The Woman at the Well
Her soul bore scars from relationships gone bad. Who she had become was a result of what she had endured. There seemed to be no escape from her past. There appeared to be no happier moments in the present. There promised to be no better days in the future. Her existence was what it was. She had spent too much of her life ingesting acrid waters until her own wellsprings had become bitter.
That day was like so many others. She had filled her morning tending to the bare necessities. There were no children around who needed her nurturing. No spouse was there who extracted covenantal love. The man who was present had self-serving motives and a distant heart. So, her tasks were mere motions of a passionless life.
She needed to walk to the center of town to draw water from the well, but she waited until most of the other women had finished that job. She did not want to again be the object of either scorn or insincere pleasantries. “If one is going to be alone in the midst of a crowd;” she surmised, “one might just as well be alone.” She gathered her pitcher and walked to Jacob’s Well.
As she drew up the water, she heard the voice of a stranger ask her for a drink. Startled out of her introversion, she noted that a Jewish man was addressing her, a Samaritan woman. Barely would her own people speak to her. She could scarcely comprehend that a Jew, known to be prejudice against her people, would be requesting a drink from her. She asked him how this could be.
He responded, “If you knew me, you would ask me for water.” She had long ago stopped trying to know anyone. Who was this stranger? How could he give her anything?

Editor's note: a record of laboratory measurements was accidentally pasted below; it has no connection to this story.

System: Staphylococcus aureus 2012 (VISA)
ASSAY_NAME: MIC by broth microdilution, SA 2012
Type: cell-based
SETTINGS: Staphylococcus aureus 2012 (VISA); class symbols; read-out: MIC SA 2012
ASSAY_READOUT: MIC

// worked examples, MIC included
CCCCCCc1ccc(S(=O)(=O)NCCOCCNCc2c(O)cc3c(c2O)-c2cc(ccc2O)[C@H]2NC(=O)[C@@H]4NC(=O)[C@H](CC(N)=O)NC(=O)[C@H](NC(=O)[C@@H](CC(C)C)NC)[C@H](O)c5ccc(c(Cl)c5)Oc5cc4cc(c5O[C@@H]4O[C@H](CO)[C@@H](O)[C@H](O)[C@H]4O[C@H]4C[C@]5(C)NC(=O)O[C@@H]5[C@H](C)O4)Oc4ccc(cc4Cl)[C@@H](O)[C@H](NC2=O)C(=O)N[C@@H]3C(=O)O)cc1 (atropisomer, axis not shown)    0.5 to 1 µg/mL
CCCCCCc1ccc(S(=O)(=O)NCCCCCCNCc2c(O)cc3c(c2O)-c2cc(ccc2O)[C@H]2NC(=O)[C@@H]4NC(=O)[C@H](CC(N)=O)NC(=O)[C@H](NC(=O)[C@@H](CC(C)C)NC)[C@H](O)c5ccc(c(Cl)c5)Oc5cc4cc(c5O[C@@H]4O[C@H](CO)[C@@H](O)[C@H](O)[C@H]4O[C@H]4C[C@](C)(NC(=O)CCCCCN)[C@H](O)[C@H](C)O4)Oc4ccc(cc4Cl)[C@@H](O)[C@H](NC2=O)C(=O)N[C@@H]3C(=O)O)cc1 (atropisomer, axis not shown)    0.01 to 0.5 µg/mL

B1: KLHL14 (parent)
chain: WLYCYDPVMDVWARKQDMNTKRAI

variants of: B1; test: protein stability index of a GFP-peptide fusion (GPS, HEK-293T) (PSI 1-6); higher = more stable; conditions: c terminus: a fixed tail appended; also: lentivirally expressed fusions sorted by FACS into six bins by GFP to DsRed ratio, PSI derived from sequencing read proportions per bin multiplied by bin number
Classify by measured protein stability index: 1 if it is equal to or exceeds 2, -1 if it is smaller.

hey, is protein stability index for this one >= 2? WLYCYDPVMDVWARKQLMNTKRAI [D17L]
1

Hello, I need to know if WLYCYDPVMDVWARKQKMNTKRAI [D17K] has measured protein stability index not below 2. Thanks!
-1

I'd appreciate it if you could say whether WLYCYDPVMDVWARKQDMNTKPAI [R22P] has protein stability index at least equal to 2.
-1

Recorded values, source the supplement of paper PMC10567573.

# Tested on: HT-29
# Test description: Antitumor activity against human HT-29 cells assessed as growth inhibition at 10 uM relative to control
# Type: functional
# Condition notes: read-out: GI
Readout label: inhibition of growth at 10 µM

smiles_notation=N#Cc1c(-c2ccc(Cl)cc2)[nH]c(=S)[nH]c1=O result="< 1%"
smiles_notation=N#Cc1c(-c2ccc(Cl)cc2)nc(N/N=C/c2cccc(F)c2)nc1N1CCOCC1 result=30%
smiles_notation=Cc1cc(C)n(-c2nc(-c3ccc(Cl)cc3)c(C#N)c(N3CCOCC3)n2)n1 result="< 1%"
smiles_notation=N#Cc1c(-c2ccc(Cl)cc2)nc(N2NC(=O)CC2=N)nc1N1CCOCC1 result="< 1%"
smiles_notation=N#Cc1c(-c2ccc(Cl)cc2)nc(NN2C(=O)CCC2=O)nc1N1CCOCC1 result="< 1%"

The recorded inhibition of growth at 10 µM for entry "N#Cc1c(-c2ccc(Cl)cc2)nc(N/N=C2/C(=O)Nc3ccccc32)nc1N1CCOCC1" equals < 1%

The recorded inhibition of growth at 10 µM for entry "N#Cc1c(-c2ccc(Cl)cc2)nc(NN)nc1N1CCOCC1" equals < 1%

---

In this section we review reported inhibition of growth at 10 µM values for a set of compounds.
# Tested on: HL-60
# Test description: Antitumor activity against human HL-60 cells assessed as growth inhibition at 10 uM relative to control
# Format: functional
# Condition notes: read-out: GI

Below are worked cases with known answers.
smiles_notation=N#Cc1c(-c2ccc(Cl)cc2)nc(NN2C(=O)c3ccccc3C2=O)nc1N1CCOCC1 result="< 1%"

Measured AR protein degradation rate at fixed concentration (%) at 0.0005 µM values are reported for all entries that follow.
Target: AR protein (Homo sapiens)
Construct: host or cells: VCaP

“You have no pitcher, no way to draw water,” she replied.
“Then I will give you life-giving waters to quench the deepest longings of your heart,” he cryptically responded. “My water will satisfy you now and forevermore.”
Something about the way he spoke to her, the words he used, the manner of his person struck her deepest thirst, which she had long ago tried to squelch. She thought she would never again drink in the promises of another. Yet, before she could stop herself, she cried, “Sir, give me this water!”
Stepping outside of her own self-imposed isolationism, she began a discourse that drew from his reservoir. He had knowledge of her past, understanding of her beliefs, and wisdom of God’s purposes. She drank in his words. She swallowed a rhetoric that was not toxic or poison, but sweet to the taste and satisfying to the soul.
His waters not only satisfied, they refreshed, they healed, they restored. She had come to the well to draw and surely she had drawn. She left her pitcher and ran into the town to pour out the waters she had received.
“Come meet this man,” she gushed to her neighbors. “He told me all he knew of my personal past yet promised me a future free of yesterday’s bitter taste,” she spouted. She wetted their appetite and they followed her to the well where they also drew living water from the Christ, the Son of the Living God. (This story is taken from the fourth chapter of the Gospel of John.)
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